“Dignity and intellectual freedom transcend, like a phoenix, the bars and cells of repression and state tyranny.”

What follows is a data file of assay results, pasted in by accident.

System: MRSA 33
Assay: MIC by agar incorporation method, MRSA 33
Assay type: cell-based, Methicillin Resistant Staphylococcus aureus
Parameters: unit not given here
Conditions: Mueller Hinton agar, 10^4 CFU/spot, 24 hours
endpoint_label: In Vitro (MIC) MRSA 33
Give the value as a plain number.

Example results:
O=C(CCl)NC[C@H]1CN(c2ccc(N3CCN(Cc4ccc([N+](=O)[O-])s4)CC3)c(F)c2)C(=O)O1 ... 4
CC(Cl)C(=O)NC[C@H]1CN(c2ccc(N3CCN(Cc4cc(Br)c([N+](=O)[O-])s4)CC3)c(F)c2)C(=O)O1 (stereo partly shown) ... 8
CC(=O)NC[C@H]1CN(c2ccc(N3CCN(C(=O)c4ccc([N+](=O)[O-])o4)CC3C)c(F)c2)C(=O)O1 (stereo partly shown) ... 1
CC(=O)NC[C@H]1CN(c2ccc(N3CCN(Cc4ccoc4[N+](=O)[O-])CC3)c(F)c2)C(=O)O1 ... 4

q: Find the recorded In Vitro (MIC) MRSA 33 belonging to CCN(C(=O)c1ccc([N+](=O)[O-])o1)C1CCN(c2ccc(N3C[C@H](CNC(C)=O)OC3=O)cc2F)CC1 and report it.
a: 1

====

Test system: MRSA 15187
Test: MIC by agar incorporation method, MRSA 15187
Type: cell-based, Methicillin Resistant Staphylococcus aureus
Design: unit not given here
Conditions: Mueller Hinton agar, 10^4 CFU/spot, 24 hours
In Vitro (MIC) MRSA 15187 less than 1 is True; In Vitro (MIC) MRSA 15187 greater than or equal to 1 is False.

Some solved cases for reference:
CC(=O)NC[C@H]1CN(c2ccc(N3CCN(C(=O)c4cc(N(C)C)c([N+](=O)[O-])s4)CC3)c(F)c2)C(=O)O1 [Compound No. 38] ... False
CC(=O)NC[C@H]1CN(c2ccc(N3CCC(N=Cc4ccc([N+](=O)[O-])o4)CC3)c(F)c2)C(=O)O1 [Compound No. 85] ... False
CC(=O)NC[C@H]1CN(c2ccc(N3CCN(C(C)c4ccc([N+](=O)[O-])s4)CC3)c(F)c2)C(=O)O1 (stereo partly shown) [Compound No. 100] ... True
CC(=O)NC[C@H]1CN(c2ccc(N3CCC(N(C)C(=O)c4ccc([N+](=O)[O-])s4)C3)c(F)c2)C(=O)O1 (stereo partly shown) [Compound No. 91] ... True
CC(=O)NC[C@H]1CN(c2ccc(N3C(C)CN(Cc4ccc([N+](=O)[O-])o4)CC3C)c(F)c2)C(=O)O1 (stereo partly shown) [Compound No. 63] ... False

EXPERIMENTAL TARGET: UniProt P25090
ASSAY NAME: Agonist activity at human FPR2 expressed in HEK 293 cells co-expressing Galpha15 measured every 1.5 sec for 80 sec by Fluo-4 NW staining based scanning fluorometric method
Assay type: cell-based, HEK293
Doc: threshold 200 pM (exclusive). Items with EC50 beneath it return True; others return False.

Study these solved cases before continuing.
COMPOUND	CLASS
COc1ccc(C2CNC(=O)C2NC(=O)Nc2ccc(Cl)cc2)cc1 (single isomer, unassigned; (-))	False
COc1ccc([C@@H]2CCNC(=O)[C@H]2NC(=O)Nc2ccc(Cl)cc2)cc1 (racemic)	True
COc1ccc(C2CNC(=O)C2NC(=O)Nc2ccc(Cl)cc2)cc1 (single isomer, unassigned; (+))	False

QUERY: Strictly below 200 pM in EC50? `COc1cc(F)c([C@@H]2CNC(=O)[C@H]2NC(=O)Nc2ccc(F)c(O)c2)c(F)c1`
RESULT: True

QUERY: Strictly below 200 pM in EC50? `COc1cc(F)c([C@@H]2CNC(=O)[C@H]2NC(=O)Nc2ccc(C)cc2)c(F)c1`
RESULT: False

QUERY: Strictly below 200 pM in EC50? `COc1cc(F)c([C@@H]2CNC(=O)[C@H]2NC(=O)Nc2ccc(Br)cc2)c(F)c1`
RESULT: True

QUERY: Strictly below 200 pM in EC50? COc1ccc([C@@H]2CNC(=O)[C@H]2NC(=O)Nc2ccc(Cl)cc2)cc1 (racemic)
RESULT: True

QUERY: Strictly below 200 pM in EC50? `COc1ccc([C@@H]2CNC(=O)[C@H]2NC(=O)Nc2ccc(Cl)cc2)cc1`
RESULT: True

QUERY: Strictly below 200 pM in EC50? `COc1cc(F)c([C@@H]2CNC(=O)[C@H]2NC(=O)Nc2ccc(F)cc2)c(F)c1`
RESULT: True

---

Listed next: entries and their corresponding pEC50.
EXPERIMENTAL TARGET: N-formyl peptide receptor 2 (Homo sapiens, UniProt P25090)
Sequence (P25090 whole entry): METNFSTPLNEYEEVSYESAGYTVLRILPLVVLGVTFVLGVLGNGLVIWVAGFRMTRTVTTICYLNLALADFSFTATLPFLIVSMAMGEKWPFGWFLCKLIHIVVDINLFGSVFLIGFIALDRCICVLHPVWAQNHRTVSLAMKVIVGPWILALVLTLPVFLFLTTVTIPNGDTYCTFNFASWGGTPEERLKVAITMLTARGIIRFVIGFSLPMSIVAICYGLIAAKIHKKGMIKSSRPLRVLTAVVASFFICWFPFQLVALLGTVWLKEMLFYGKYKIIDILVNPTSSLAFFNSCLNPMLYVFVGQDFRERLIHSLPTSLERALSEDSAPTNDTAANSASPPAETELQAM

These words of hope and defiance flew out of Samuel Morales’ prison cell in an open letter to supporters around the world and in his native Colombia, the most dangerous place to be a trade unionist. A former teacher in a oneroom rural school and regional president of the Colombian Trade Union Confederation (CUT), Morales was captured along with Raquel Castro, an activist with the Teachers’ Association of Arauca, on 5 August 2004 after a military operation in which they witnessed government soldiers shoot and kill three other trade union activists. Morales and Castro were convicted of “rebellion” in November 2006, despite serious doubts about the reliability of evidence against them. Amnesty International has expressed concerns that they may not have received a fair trial, especially since neither accused had a lawyer or was even aware the trial had occurred. Morales is appealing the conviction. Both Castro and Morales were elected officials of the CUT from Arauca, an oil-rich region in north-eastern Colombia where indigenous people and peasants have suffered human rights abuses by rightwing paramilitaries and have been uprooted from their lands by multinational oil companies. Their only “crime” has been involvement in a peaceful democratic CUT campaign to protect the environment and safeguard their community. While in prison, Castro was subjected to subjected to psychological torture, such as mock execution and being bound hand and foot and thrown into a helicopter with the bodies of her three murdered colleagues. Conditions for both prisoners were harsh, with fears for their lives being the daily reality. Nonetheless, both continued to teach and advocate for human rights while in jail. Castro also writes poetry from prison. Morales was released on 28 April 2007 but, as of press time, Castro remains incarcerated in the political prisoners’ wing of Bogotá Women’s Prison. Neither activist is expected to be able to attend the World Congress in Berlin to receive the Human and Trade Union Rights Award. While Morales’s release is welcome, he and his family continue to be at high risk of attack by paramilitaries who have previously threatened them. Education International joins Amnesty in calling on the Colombian authorities to ensure the safety of both teachers and their family members. Colombia has one of the worst human rights records in the world, but remains a major recipient of UK taxpayer’s money and British Petroleum is implicated in the abuses. For these reasons, UK trade unionists have been at the forefront of campaigns to defend their Colombian brothers and sisters. Amnesty International estimates that 4,000 trade unionists have been assassinated or “disappeared” in the past 20 years. The Colombian Human Rights Commission lists 33 teacher trade unionists killed in that country last year alone. In honouring Raquel Castro and Samuel Morales, EI also honours the thousands of other teachers and trade unionists who have paid with their freedom and even their lives for union principles, social justice and quality education for every Colombian child.